gypsy's chant in Browning
's “Flight of the Duchess
;” and I remember nothing more, except that in walking back to Cambridge
my comrades and I felt that we had been under the spell of some wizard.
Indeed, I feel much the same in the retrospect, to this day.
The melody did not belong, in this case, to the poet's voice alone: it was already in the words.
His verse, when he was willing to give it natural utterance, was like that of Coleridge
in rich sweetness, and like that was often impaired by theories of structure and systematic experiments in metre.
Never in American literature, I think, was such a fountain of melody flung into the air as when “Lenore” first appeared in “The Pioneer;” and never did fountain so drop downward as when Poe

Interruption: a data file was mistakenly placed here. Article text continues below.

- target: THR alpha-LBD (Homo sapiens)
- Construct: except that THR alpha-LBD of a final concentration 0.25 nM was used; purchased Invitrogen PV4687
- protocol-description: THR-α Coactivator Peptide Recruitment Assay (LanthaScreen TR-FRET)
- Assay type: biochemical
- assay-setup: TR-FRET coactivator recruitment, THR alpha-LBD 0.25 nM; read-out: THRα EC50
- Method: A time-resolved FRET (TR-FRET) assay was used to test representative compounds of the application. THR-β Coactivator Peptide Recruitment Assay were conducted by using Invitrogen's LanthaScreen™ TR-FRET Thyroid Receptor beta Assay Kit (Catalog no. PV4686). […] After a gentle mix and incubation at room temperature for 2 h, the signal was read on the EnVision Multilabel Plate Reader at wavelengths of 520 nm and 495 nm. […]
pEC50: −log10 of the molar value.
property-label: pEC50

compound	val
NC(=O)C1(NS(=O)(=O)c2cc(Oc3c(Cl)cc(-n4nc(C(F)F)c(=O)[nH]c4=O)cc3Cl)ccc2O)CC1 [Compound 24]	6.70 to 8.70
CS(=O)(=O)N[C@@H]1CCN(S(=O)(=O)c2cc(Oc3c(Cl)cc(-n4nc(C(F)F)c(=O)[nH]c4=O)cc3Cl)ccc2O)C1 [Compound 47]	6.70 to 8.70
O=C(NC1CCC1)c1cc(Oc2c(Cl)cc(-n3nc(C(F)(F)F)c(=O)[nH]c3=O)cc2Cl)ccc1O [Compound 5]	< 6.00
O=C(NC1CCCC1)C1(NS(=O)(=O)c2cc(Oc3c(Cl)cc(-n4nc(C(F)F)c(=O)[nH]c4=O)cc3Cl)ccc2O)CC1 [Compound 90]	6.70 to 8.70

re-arranged it in its present form.
The irregular measure had a beauty as original as that of “Christabel ;” and the lines had an ever-varying, ever-lyrical cadence of their own, until their author himself took them, and cramped them into couplets.
What a change from